Select Committee on Home Affairs Written Evidence


Memorandum submitted by J Trevor Hughes, International Association of Privacy Professionals


  1.  The profession of privacy—meaning individuals skilled in counseling and managing the myriad issues related to privacy compliance and data protection—has grown significantly in the past ten years. The public and private sectors have now recognized that privacy professionals must be engaged in any discussion of new privacy standards, any development of privacy-sensitive technologies, or any initiative in which personal data is involved. Privacy professionals, in a very real way, bring to life the privacy protections promulgated by legislative and regulatory bodies around the world.

  2.  Enabling and empowering privacy professionals within the public and private sectors are effective ways to ensure that existing and emerging data protection standards are met. The opposite is also true: creating data protection standards without concurrently promoting the development of the privacy profession will undoubtedly ensure that standards are not met—and that the expectations of citizens with regards to the use of personal data are unfulfilled.

  3.  Privacy professionals have developed sophisticated tool kits to accomplish their jobs. Privacy impact assessments (PIAs) are one such tool. However, the profession of privacy has developed many other tools to respond to the challenges of maintaining trust and compliance in the information economy, including: privacy-sensitive product development, auditing, and privacy-enhancing technologies.


  4.  On behalf of the International Association of Privacy Professionals (IAPP), I am happy to provide these comments to the Home Affairs Committee's inquiry into the recent report commissioned by the Information Commissioner's Office, "A Surveillance Society?" The IAPP is a rapidly growing professional association that represents individual members working in the field of privacy and data protection. The organization works to define and promote this nascent profession through education, networking, and certification.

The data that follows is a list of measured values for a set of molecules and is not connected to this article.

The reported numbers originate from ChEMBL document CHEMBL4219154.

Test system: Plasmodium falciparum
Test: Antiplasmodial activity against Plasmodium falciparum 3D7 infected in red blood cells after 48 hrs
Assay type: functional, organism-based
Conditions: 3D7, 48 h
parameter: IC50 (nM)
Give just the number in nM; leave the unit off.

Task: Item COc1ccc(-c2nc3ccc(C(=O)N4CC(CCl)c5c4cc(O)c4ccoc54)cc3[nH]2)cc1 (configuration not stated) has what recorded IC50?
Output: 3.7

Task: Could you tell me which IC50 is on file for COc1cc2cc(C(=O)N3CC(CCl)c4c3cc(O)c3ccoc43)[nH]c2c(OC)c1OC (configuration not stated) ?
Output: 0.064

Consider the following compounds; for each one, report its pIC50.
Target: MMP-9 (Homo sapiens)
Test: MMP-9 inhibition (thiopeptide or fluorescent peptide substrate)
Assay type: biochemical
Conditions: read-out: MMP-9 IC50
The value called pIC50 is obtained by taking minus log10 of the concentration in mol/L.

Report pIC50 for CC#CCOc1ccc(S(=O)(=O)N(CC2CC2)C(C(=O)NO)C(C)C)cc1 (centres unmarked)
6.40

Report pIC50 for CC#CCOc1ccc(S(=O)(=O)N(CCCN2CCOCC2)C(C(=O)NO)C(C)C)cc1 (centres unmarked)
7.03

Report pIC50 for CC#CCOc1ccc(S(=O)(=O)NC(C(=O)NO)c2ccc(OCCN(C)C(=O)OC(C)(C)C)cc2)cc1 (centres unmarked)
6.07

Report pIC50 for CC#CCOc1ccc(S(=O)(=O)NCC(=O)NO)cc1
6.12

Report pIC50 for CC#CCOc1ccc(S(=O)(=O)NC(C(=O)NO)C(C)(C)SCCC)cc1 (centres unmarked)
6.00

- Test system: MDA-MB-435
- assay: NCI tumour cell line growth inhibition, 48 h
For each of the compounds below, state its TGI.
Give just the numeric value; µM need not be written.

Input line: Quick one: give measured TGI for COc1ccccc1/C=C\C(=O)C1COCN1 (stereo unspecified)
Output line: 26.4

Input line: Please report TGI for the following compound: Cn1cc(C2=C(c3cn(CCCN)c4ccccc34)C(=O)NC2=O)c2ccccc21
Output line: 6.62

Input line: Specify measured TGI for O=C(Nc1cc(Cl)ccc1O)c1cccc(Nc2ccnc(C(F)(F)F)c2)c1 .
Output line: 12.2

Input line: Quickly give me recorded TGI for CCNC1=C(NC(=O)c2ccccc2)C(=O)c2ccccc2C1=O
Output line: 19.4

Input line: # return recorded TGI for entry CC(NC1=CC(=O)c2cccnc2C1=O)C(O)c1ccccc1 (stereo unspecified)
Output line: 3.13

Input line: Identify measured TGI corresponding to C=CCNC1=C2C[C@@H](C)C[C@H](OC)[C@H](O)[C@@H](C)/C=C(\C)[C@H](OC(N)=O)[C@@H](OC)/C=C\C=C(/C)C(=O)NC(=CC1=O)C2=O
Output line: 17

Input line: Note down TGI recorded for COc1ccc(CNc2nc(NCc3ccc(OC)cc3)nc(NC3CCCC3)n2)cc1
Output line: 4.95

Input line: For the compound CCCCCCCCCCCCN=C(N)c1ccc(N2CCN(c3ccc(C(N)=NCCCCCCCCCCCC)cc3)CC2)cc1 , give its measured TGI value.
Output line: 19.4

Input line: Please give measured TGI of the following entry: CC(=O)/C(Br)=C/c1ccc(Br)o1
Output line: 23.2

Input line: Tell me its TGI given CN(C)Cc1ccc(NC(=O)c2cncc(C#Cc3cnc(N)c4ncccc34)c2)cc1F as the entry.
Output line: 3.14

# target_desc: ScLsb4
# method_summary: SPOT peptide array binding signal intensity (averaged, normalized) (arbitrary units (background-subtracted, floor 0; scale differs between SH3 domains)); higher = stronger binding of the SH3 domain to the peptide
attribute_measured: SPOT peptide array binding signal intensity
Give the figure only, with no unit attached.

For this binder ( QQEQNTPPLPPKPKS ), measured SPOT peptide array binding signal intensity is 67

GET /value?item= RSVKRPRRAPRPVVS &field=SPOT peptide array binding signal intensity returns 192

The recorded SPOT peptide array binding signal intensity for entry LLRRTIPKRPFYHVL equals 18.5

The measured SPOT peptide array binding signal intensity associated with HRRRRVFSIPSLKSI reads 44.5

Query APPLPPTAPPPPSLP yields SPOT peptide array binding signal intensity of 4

5.  The IAPP currently has approximately 4,000 members in 23 countries around the world. We are based in the United States, however a sizable number of our members come from the UK and, more broadly, the European Union. One of our largest and most active chapters is located in London—with members gathering regularly to discuss issues related to the regulatory and operational challenges in today's information economy.

  6.  It is important to note that the IAPP is not an advocacy organization, and does not take policy positions on substantive matters related to data protection. We endeavour to provide our members with a great breadth of educational offerings in the field of privacy, but we do not take any position on the merits or faults of particular privacy laws, regulations, or programs.